Shop Local / Do’s and Don’ts of a Shop Local Campaign
Do’s and Don’ts of a Shop Local Campaign
Some shop local campaigns are widely successful and others not so much. What separates a successful shop local campaign from an unsuccessful one? Let’s look at a few of the Do’s and Don’ts of shop local campaigns…
- Do clearly define what “local” means to your campaign.
It is helpful to be clear about what it means to shop “local”. Does local refer only to a geographical area or does it refer to a type of business (e.g. independently owned). Campaign organizers should be clear so that businesses do not feel left out or confused about whether they qualify or not.
- Do target campaign messages to different audiences.
A successful shop local campaign caters to multiple audiences. Clearly defining your audiences allows you to craft specific messaging relative to their needs.
- Do create a logo and distribute a campaign kit to local businesses.
Shoppers need to see your message everywhere! Create a recognizable logo and include it on promotional materials, and make sure those materials are distributed to local businesses.
- Do utilize social media effectively.
A successful shop local campaign must utilize social media! Encourage shoppers to “share” their local shopping stories or use it to highlight local businesses. Social media also provides an excellent space to run contests to further promote your shop local campaign.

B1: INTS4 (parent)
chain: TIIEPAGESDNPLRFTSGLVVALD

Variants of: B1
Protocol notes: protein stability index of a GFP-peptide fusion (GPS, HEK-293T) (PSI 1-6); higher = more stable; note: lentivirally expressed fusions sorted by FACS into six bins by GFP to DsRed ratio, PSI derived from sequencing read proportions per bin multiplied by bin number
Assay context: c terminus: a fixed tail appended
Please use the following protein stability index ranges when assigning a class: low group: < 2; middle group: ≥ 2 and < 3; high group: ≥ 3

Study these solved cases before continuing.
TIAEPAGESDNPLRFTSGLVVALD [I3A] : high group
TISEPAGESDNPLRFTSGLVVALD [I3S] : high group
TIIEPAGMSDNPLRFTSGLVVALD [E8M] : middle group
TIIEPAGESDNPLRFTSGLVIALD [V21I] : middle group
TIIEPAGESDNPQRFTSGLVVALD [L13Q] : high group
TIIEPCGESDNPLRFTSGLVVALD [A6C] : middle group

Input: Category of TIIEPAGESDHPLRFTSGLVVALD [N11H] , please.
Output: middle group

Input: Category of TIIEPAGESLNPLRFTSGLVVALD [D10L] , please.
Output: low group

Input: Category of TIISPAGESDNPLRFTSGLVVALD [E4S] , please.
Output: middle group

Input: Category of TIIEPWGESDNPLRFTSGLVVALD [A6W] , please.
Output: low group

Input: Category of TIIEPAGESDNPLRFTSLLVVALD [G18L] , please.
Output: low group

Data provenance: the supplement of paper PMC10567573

- Do consider incentives.
Many successful shop local campaigns included contests or incentives that encouraged people to shop local. Social media is a great place to do this, but there are other ideas like ballot draws, stamp cards, etc. that does not always require technology.
Now, let’s have a look at some of the most common Don’ts
- Don’t neglect diversity!
For your shop local campaign to be successful, a wide variety of views should go into creating it. Make sure your campaign organizers represent a diverse range of community members so that a variety of perspectives can contribute.
- Don’t focus on feelings of pity or guilt.
Try not to shame people into shopping local – the focus should be on the benefits of shop local, avoid guilt-tripping tactics or trying to invoke pity towards local businesses.
- Don’t forget non-retail businesses.
A narrow focus on retail stores seems to be a common theme among shop local campaigns. Highlighting local non-retail businesses is crucial so people know they’re just as important to support! Many non-retail businesses tend to feel left out of shop local campaigns so remember their needs as well!
- Don’t forget to provide “evidence”.
It’s always a good idea to remind people of the benefits of shop local. Don’t forget to make this a part of your campaign! Some people like seeing statistics, others want to see more personal stories – try to include a mix of approaches.
- Don’t solely focus on individual shoppers.
Shop local campaigns almost always focus on the shopping choices of the individual, but they are not the only consumers that matter! Schools, governments, and other local institutions should also be encouraged to spend their money locally.